In New Zealand, Dhawan had been dropped once during the five-ODI series and Kohli had opened the innings. Such a move is unfathomable now, but with scores of 12, 0, 32, 12, 28, 9 and 11 (7 innings in South Africa, New Zealand and England) in conditions that will be similar to the World Cup, the attacking opener is not doing himself any favours.
For once, India's bowling attack isn't a cause for concern. However it will be interesting to watch how the bowlers will cope if they are met with an unhelpful track at Trent Bridge.
To a certain extent, their frailties were hidden by the friendly conditions at Cardiff, not to mention that England are a bit of a mess as an ODI outfit at the moment. Even so, their success will mean that there might not be any changes to the playing XI, meaning Umesh Yadav will have to wait longer for his chance in all probability.
Meanwhile, it can be said that after a massive loss in the previous game, the euphoria of the Test series will have died down. As much as they care about the longer format, the English team management's sole focus now is on the upcoming World Cup and their performance at Cardiff belied any serious preparations they had made so far.
Alex Hales and Chris Woakes were the two positives from that second ODI but the rest of the team simply failed to turn up.
While there is already criticism coming about from ex-cricketers about their plans for the World Cup, Alastair Cook and his supporting staff have firm calculations in their minds.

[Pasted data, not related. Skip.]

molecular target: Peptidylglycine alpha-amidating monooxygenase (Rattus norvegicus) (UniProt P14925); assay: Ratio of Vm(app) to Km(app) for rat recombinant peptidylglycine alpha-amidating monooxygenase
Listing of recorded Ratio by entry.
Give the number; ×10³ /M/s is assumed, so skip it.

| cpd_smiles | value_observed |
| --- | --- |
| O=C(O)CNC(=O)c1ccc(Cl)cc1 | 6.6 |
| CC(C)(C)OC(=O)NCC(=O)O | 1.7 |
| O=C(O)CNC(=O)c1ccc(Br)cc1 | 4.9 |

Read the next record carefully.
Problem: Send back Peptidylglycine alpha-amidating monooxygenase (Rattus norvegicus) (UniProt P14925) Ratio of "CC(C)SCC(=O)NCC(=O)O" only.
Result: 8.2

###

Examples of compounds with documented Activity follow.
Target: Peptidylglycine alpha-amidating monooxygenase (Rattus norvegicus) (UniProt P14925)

Following England's abject surrender, former great Ian Botham lashed out at the home team and the criticism is ringing in the players' ears as they get ready to take the field.
For a team in their situation, the best remedy is to make changes. While they are missing Stuart Broad already, it will be asking too much for them to play two spinners against India. Their most plausible change could be bringing in Steve Finn for the off-colour Chris Jordan.
For some inspiration though, they will look at James Anderson again. The fast bowler will have shrugged off unwanted memories from that 'pushgate' scandal, but it remains to be seen whether returning to the scene of the incident can fire him up enough once again and carry his team forward.
India: MS Dhoni (c & wk), Shikhar Dhawan, Rohit Sharma, Virat Kohli, Ajinkya Rahane, Suresh Raina, Ambati Rayudu, Stuart Binny, Sanju Samson, R Ashwin, Ravindra Jadeja, Karn Sharma, Mohit Sharma, Umesh Yadav, Mohammad Shami, Dhawal Kulkarni, Bhuvneshwar Kumar.
England: Alastair Cook (c), Moeen Ali, James Anderson, Gary Ballance, Ian Bell, Jos Buttler (wk), Steven Finn, Harry Gurney, Alex Hales, Chris Jordan, Eoin Morgan, Joe Root, Ben Stokes, James Tredwell, Chris Woakes.
The first ODI in Bristol was abandoned without a ball being bowled and India hammered the hosts by 133 runs (D/L) in the second game in Cardiff to take a 1-0 lead in the five-match ODI series.
As the two teams walk through that infamous narrow corridor of the pavilion at Trent Bridge, they will feel differently about that episode. India will feel that they have a point to prove. The format has changed, and as was apparent in Cardiff, they clearly hold the edge over England in limited-overs cricket.